The reality is that when you study corporate earnings over long periods of time what you observe is that the margin structure of companies is unrelated to their level of sales. As hard is that is to believe and as hard as it makes no sense what I just said, because you would say a company that has more sales should have more higher margins, but you can’t find any evidence of that at all in the actual data and I think there is lot of reasons for that.
One is that companies have a tendency to waste money when they have it. Companies have a tendency to try and expand their business into other areas. When they can, companies that get bigger, maybe get more complex and therefore it’s harder, companies that are smaller turnout to be scrappy, and so what you’d find is that it’s just knowing what environment that you’re working in that determines your margin, it’s not the environment. We’ve seen it, one of the best examples of that is one of our biggest holdings, which is JCPenney. And JCPenney, which has had really rotten same-store sales and earnings were falling and falling and falling in the last months without any improvement in sales has guided up earnings twice.
And I think what we’re going to see is a very some positive surprises on corporate earnings in the absence of the strong economic recovery, that’s going to shock people. And I think it’s going to be very, very similar to the 70s, where you windup with maybe stagnant overall markets and sort of a heyday for value investing. I think we’re set up with a very similar environment.
On Technology and Other Sectors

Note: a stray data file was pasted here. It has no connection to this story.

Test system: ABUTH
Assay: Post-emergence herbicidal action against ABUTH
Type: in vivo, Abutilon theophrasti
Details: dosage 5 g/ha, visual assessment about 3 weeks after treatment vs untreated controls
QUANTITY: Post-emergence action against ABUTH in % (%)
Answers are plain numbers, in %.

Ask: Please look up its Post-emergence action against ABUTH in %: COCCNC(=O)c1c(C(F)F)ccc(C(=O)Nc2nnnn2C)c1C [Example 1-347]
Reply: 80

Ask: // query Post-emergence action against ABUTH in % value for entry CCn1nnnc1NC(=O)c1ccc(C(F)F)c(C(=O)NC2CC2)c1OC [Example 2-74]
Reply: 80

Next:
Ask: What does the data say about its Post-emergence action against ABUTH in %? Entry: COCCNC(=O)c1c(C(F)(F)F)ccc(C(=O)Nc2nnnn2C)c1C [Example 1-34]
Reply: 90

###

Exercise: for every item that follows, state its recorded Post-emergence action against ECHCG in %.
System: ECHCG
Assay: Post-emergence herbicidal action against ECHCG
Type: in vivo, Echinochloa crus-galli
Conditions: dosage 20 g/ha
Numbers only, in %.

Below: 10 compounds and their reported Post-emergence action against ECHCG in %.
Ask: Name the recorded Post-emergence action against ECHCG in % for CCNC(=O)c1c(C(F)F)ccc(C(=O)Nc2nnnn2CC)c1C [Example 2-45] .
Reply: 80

Well, our biggest exposure in relative terms where we’re way over exposure is in technology. And technology sort of has every characteristic that we look for, which are really good franchises that don’t have any viability issues, because these companies tend to operate with no debt or high levels of cash and very, very uncertain near-term earnings environment. So, people have sold them off dramatically. And typically we’re not buying hi-tech, where you’ve got to make guesses about whether the products are going to be successful. I’m talking about Microsoft and Dell and companies like that where their share prices are up significantly from their peaks.
And the conventional wisdom over the last six months has been to go on to safe things like the pharmaceuticals. And so what we’ve been doing typically is selling the pharmaceuticals, good example of this was a trade. We sold Johnson & Johnson at about the same price we had paid for it two years ago, because everybody said this is where you should go, and bought Dell at 75% below where it sold for two years ago, because everyone says who knows how many computers are going to be sold, they don’t say that their franchise is gone, they just say, who knows what the earnings are going to be in the near-term. But there is no viability risk. So, you’ve seen and it’s not just technology, it’s capital goods, it’s energy, it’s consumer cyclical, it’s financial.
We’ve one of the broadest portfolios of companies with one characteristic. We have no idea how much they’re going to earn in the next year or two. Because of that inability to know people are discounting the prices by degrees that make no sense.